Muddy Lab Secrets

The mud we slog through in the field doesn’t always stay in the field. It’s wrapped around a lot of the artifacts we find, and ends up in our sample bags. Once we get back from the field, we start the process of washing all the artifacts. As the sediment is brushed away, some of the artifact’s secrets are slowly revealed!

The mud can really hide what colour an artifact is. This flake was a dull grey brown until a “wet brush” made it’s way across one side. Underneath this layer is a beautiful pale quartzite that transitions into a orange-reddish pink the further washing was completed.
quartzite flake_blog

Washing all artifacts in water is not possible. Bone just absorbs the water, which makes it take longer to dry fully. Putting wet bone into a bag will ultimately end up destroying the artifact with mold. Tools we find in the field are also only “dry brushed”. This helps preserve any residue left on tools, which can be used in various residue analyses. A good brushing will help pull out little details though. This thumbnail scraper has been worked around almost its entire edge. The brushing (left) really helps it stand out.
scraper edge_blog

Sometimes, however, a tool is only discovered after washing the mud away. Retouched flakes (as opposed to a formed tool) are often only discovered as the edges are cleaned, allowing the knapped edge to be fully exposed.  The same goes for a utilized flake.  These are flakes that look like a regular flake, but with closer inspection the edge has been chipped and worn from use.  These are often called expedient tools.  The flake’s sharp edge is used until it is dull, after which it is discarded.
retouched_blog

Author: Madeline Coleman

Madeline has been working with the amazing Tree Time Services team since September 2013. She started her adventures in archaeology at the University of Manitoba, where she completed two field schools (one in Manitoba, one in Tunisia). After graduating, she moved to Edmonton in 2007 and learned to love the ways of Boreal forest, Foothills, Prairie and Parkland archaeology. She briefly left to complete an MA at Trent University and have been holding permits in Alberta since 2013. She has worked everywhere between Medicine Hat and Indian Cabins. For now, however, her permits mostly focus on the Slave Lake Region, particularly the Marten Hills. Through the Strathcona Archaeological Society, she has had the opportunity to start her first volunteer project with another member, Amandah van Merlin at the Brazeau Reservoir. The project gives people interested in archaeology the opportunity to learn survey and excavation techniques.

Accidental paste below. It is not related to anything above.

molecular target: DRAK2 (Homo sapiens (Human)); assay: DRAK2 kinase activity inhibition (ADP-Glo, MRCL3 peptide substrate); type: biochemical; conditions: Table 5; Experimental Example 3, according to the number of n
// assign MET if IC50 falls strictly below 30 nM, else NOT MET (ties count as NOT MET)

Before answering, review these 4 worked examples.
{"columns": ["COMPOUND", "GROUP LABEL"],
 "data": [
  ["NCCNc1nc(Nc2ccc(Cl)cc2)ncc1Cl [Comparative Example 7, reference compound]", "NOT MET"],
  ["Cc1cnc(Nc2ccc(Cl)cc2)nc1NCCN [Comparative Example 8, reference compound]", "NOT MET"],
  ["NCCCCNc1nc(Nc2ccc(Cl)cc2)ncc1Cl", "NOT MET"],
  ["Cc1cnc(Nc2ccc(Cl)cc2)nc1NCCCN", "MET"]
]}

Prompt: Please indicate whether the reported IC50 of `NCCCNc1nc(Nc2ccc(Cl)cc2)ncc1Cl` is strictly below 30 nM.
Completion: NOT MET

Leave a Reply

Fill in your details below or click an icon to log in:

WordPress.com Logo

You are commenting using your WordPress.com account. Log Out /  Change )

Google+ photo

You are commenting using your Google+ account. Log Out /  Change )

Twitter picture

You are commenting using your Twitter account. Log Out /  Change )

Facebook photo

You are commenting using your Facebook account. Log Out /  Change )

Connecting to %s